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Jane Seymour Talks about Acting, Jewelry and Open Hearts

Photo by Rick Diamond/Getty Images  for PCH Films

Jewelry partly tells the tale of the career of actress Jane Seymour. Since the money she made from films went right to her accountant, Seymour explains to Kate Youde that she would use the money she received for food on the set and other extras to buy herself jewelry or a work of art after finishing a film. Seymour still prized the cut steel set she wore in the 1982 film The Scarlet Pimpernel.

One set of earrings is particularly memorable for Seymour, as reported by The Financial Times. The earrings contain small porcelain portraits of women, and were purchased in Seville several days after having to be resuscitated from an accidental overdose of antibiotics when she played Maria Callas in Onassis: The Richest Man in the World. “Every time I wear them, it reminds me that life is very short, ” said Seymour.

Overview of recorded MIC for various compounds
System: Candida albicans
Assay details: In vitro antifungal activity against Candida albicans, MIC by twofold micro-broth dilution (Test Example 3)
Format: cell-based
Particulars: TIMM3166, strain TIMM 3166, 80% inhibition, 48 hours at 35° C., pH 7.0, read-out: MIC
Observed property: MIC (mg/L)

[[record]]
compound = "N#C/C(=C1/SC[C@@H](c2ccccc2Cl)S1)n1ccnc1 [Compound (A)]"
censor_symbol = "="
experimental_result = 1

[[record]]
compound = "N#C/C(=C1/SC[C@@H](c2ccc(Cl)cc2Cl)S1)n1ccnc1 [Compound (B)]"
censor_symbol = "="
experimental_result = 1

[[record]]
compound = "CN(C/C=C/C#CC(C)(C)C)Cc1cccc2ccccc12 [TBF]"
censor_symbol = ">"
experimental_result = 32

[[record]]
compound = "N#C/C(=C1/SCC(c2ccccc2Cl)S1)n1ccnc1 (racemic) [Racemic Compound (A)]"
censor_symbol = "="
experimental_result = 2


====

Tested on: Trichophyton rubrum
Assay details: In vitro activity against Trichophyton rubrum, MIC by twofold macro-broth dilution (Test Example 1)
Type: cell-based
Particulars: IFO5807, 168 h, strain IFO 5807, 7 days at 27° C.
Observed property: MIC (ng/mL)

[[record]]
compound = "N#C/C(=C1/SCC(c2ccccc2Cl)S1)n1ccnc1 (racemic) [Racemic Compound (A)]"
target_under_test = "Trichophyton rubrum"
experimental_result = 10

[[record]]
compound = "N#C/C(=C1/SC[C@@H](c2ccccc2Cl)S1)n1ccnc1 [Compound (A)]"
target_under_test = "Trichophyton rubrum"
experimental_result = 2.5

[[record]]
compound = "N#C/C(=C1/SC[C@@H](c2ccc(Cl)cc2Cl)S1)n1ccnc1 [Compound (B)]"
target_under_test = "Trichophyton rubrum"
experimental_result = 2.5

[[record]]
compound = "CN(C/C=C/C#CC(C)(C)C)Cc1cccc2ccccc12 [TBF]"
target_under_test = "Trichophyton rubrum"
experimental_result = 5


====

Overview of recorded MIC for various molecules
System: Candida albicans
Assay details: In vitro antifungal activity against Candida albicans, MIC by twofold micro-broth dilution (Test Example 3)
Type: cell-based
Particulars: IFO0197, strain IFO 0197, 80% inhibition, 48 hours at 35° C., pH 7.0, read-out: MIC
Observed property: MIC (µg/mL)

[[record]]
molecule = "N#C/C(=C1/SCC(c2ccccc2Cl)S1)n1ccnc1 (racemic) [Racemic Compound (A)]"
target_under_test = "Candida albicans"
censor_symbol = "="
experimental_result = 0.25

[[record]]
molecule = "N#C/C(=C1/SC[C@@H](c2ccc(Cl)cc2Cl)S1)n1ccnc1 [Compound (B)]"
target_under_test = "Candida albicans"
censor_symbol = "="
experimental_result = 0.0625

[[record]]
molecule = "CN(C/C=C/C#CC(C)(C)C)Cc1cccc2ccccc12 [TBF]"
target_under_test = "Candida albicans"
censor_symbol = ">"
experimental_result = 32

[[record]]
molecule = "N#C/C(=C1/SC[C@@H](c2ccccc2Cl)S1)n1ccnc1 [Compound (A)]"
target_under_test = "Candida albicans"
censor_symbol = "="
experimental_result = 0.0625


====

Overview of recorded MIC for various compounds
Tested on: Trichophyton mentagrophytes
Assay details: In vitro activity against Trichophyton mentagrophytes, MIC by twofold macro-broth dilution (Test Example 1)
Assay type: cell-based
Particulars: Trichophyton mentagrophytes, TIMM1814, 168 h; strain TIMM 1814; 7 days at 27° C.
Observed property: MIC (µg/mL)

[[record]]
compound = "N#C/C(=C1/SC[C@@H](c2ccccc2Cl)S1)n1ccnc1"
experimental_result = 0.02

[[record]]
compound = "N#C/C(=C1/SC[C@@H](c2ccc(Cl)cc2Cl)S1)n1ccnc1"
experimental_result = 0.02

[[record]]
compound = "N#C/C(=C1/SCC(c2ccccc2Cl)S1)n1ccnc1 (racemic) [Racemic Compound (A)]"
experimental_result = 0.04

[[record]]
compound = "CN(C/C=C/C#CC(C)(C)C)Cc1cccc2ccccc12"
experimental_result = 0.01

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Her mother has been an inspiration for her jewelry as well as her painting. Seymour painted some greeting cards for the American Heart Association, and said that whenever she paints a heart, she paints the heart open, following her mother’s advice to keep an open heart to give and receive love. She said for her mother, who survived a Japanese concentration camp in Indonesia, keeping an open heart was of particular importance. The father of Jane Seymour, born Joyce Penelope Wilhelmina Frankenberg, was a British obstetrician with Polish Jewish ancestry.

In honor of her mother, Seymour designed an open heart necklace. The Financial Times reported that after Seymour’s mother had a stroke, she came up with the design, which she eventually sold to Kay Jewelers, which developed Seymour’s Open Heart line.



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